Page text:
If problem

Discussion in 'Mac Programming' started by larswik, Aug 3, 2011.

  1. larswik macrumors 68000

    Joined:
    Sep 8, 2006
    #1
    I am trying to see if there is something in an NSTextField. I boiled it down to just giving a yes or no NSLog response to check it. If it returns no I ask it to print what is there, and it is printing nothing?
    Code:
    - (IBAction)openDeathCertWindowButton:(id)sender {
        NSString *test = @"";
        xyz = [nameArray count];
        
        if ([totalXpField stringValue] == test) {
            NSLog(@"Yes");
        }
        else{
            NSLog(@"No");
            NSLog(@"it says:%@",[totalXpField stringValue]);
        }
    }
       
    This is what is printed in the console
    This seems so simple. What am I missing? I have gray'd out placeholder text as default.
     
  2. balamw Moderator

    balamw

    Staff Member

    Joined:
    Aug 16, 2005
    Location:
    New England
  3. larswik thread starter macrumors 68000

    Joined:
    Sep 8, 2006
    #3
    I understand. So the == 'Equal to' operator is only to be used to compare numeric values. I have never tried to compare strings before. I read the doc, it explained it.

    Thanks for clearing that up balamw
     
  4. ViviUO, Aug 3, 2011
    Last edited: Aug 3, 2011

    ViviUO macrumors 6502

    Joined:
    Jul 4, 2009
    #4
    Is totalXPField an NSTextField? If it is, couldn't you just do:

    Code:
    if ([totalXpField.stringValue isEqualToString:@"Blahblahblah"]) {
            NSLog(@"Yes");
        }
        else{
            NSLog(@"No");
            NSLog(@"it says:%@",totalXpField.text);
        }
    
    Or something similar
     
  5. jiminaus macrumors 65816

    jiminaus

    Joined:
    Dec 16, 2010
    Location:
    Sydney
    #5
    It would be totalXpField.stringValue, not totalXpField.text.
     
  6. ViviUO macrumors 6502

    Joined:
    Jul 4, 2009
    #6
    Ah yes, of course. When I originally posted this I was thinking of UITextViews in iOS. My mistake. :cool:
     
  7. GorillaPaws macrumors 6502a

    GorillaPaws

    Joined:
    Oct 26, 2003
    Location:
    Richmond, VA
    #7
    When you're using '==' to compare objects (NSStrings are objects of course), it's comparing whether the pointers are pointing to the same place in memory. In this situation, it's possible to have identical values each stored in 2 separate memory locations and the '==' operator will return false.
     
  8. larswik thread starter macrumors 68000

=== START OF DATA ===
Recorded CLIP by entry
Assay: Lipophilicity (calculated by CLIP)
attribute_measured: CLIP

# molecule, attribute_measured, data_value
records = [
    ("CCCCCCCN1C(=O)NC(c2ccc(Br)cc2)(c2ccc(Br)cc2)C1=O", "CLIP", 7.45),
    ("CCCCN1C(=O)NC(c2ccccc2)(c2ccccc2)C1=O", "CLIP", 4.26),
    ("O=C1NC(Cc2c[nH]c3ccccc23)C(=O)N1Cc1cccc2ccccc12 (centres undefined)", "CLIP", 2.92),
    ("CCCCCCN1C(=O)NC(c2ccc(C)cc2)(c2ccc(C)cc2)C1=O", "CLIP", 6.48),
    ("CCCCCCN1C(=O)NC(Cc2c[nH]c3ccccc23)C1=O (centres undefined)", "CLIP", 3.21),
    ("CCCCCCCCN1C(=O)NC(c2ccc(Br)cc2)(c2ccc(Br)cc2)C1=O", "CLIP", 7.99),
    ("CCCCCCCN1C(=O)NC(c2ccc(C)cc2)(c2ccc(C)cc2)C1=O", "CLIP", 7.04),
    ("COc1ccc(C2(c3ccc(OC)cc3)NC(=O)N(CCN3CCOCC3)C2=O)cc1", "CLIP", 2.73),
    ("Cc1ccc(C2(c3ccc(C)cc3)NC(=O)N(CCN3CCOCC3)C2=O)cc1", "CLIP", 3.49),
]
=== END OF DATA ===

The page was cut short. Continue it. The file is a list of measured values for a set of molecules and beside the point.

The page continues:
Joined:
    Sep 8, 2006
    #8
    But wait. If I have int x,y; and say x= 5; and y = 5; then compare then 'x == y'. It will be comparing 2 variables at to different memory addresses, so it should return a false. So when I use == with objects, it is using the pointers, But when I use the == to compare integers it is comparing that actual integers at different memory addresses, right?

    -Lars
     
  9. chown33, Aug 4, 2011
    Last edited: Aug 4, 2011

    chown33 macrumors 604

    Joined:
    Aug 9, 2009
    #9
    You're overthinking it.

    The address of the variable isn't being compared. The value of the variable is.

    In C (or Obj-C), &x is the address of a variable x. The plain unadorned x is the value of the variable.

    If the type of x is a pointer, e.g.:
    Code:
    NSString * x;
    
    then the value of x is a pointer.

    If the type of x is an int (or any non-pointer type), e.g.:
    Code:
    int x;
    
    then the value of x is an int (or the declared type).

    In either case, &x is the address of the variable x, and is not used in comparisons unless you actually state &x.
     
  10. wlh99 macrumors 6502

    Joined:
    Feb 7, 2008
    #10
    You are always comparing the value stored in the variable. But when dealing with objects, the value stored in the variable is a pointer to an object. The object itself is not stored in the variable. That's why the * is needed when declaring them. * means 'pointer'.

    Read:

    NSArray *myArray;

    as "An NSArray pointer called myArray"


    This can also be done with int's, and there are good reasons at times to have a pointer to an int. If you have a begining C book go through the chapter on pointers. It will probably show some pointer examples using ints and chars.
     
  11. GorillaPaws, Aug 4, 2011
    Last edited: Aug 4, 2011

    GorillaPaws macrumors 6502a

    GorillaPaws

    Joined:
    Oct 26, 2003
    Location:
    Richmond, VA
    #11
    Just to make the point crystal clear (because this is an important concept to understand fully), if you've got a pointer to an NSString, x:
    Code:
    NSString *x = @"someString";
    
    The value of x will be a memory address like 0x7fff7ebd1858, not the actual string. So if you have somewhere else in your code:
    Code:
    NSString *y = @"someString";
    
    The value of y will be a different memory address like 0x7fffdeadbeef,
    and when you do a x == y comparison, it's saying that:

    0x7fff7ebd1858 != 0x7fffdeadbeef

    which is why it returns false.

    It's also why when you assign the value of object1 to object2, it's literally just copying over the address of object1's memory into object2. An important corollary to this is that operations are very efficient because much of Objective-C is just moving pointer values around, so it boils down to very simple operations for the processors.
     

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